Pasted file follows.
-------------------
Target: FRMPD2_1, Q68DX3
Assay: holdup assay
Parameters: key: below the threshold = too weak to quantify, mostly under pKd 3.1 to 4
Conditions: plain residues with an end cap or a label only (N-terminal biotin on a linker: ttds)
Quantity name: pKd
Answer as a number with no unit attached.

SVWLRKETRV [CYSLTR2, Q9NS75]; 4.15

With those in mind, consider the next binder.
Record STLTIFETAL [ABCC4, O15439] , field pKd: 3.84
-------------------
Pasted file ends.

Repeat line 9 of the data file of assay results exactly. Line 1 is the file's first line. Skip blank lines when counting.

Record STLTIFETAL [ABCC4, O15439] , field pKd: 3.84